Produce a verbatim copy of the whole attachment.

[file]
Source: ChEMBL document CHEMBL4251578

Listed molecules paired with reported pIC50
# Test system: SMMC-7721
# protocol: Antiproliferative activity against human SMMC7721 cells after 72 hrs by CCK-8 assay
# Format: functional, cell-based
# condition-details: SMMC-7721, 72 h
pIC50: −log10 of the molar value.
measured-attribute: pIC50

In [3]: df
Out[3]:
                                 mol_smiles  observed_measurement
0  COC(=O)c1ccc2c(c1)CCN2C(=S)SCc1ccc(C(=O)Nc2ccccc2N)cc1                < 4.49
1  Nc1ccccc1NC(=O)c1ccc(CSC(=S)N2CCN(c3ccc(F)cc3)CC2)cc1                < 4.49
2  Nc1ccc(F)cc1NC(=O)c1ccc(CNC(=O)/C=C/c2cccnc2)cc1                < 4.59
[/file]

Source: ChEMBL document CHEMBL4251578

Listed molecules paired with reported pIC50
# Test system: SMMC-7721
# protocol: Antiproliferative activity against human SMMC7721 cells after 72 hrs by CCK-8 assay
# Format: functional, cell-based
# condition-details: SMMC-7721, 72 h
pIC50: −log10 of the molar value.
measured-attribute: pIC50

In [3]: df
Out[3]:
                                 mol_smiles  observed_measurement
0  COC(=O)c1ccc2c(c1)CCN2C(=S)SCc1ccc(C(=O)Nc2ccccc2N)cc1                < 4.49
1  Nc1ccccc1NC(=O)c1ccc(CSC(=S)N2CCN(c3ccc(F)cc3)CC2)cc1                < 4.49
2  Nc1ccc(F)cc1NC(=O)c1ccc(CNC(=O)/C=C/c2cccnc2)cc1                < 4.59